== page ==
Transaction fees: your most common questions

Today, Ofir Beigel is back to answer some of our users’ most common questions about fees. To read his first post on transaction fee basics, click here.

In our previous post, we covered the what, why, and how surrounding bitcoin transaction fees. In today’s post, I want to dig further into the details and answer some of the most common questions about bitcoin transaction fees.

How can I calculate my transaction size so I’ll know what fee to attach to it?

You can’t easily do this on your own, and thankfully, many wallets can do this for you. For example, the Blockchain Wallet uses dynamic fees that calculate the required fee for you so that your transaction will confirm as reliably and quickly as possible. You also have the option to set your fees manually by using Advanced Send. Different wallets handle fees differently, and you should find out how your wallet handles the fees for you (if at all).

What happens if I don’t attach any fees to my bitcoin transaction?

Before transactions get packaged into blocks and inserted into the blockchain they wait around in the transaction pool, also known as the memory pool (or mempool for short). Each transaction in the mempool has a certain degree of priority. The priority is based on the amount of coins sent (higher = greater priority) , the age of the coins (older = greater priority) and the transaction size (smaller = greater priority).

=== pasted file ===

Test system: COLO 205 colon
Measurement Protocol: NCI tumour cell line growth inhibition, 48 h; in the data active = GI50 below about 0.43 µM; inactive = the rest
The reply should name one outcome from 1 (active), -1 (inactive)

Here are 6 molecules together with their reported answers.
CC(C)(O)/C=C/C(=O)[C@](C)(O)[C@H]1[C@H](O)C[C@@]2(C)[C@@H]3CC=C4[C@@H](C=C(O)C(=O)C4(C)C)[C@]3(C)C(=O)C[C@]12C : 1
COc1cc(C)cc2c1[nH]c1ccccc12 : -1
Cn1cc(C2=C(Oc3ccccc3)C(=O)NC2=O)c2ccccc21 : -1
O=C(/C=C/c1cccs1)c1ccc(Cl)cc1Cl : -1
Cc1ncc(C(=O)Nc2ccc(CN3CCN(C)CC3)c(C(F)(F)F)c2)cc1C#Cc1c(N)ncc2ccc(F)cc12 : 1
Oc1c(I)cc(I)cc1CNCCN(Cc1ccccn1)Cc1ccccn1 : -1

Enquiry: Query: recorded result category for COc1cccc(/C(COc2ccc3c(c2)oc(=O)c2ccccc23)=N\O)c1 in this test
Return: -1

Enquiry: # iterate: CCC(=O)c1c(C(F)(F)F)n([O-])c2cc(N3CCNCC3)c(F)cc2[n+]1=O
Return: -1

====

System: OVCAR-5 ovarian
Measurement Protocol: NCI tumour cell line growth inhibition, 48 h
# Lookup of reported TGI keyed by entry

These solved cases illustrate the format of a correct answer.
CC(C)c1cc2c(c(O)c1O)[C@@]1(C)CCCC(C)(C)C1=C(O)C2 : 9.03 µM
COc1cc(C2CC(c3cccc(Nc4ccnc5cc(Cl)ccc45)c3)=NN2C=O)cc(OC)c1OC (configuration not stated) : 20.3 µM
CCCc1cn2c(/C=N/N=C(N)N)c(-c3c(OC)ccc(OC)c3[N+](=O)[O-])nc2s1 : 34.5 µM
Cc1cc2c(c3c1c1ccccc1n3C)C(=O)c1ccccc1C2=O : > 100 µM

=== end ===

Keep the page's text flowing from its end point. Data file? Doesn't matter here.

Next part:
I will not go into detail about what each of these parameters mean, but what is important to understand is this: some transactions have such a high priority that they don’t even need any fees attached. The first 50kb of each of transaction space in each block is set aside for high priority transactions. Other transactions may sit in the mempool for a long time, mature, and then finally move forward in priority in order to be included in the next block.

What if my transaction is still stuck in the mempool due to low fees or low priority?

If your transaction is stuck, it will either sit there long enough to gain a higher priority, or it will get rejected and flushed out of the mempool within roughly a week (in most cases). Once it’s been rejected, you’ll be able to try re-sending with a higher fee. Some wallets will give you the option to resend a specific transaction with higher fees in case it’s not confirmed; however, if you use a wallet with dynamic fees, you can likely avoid this entirely. As a last resort, miners will sometimes have spare space left in their block and will include zero transaction fees on a best effort basis, but it’s not recommended to count on this method.

To wrap things up:
  • Fees should be calculated depending on the transaction size (and it’s not based on the amount of bitcoin being sent). This can be done automatically by your wallet (e.g. dynamic fees).
  • If your transaction isn’t confirmed for a long time, either check with your wallet if you can change the fee attached to it or wait for it to get flushed out of the network and then resend it.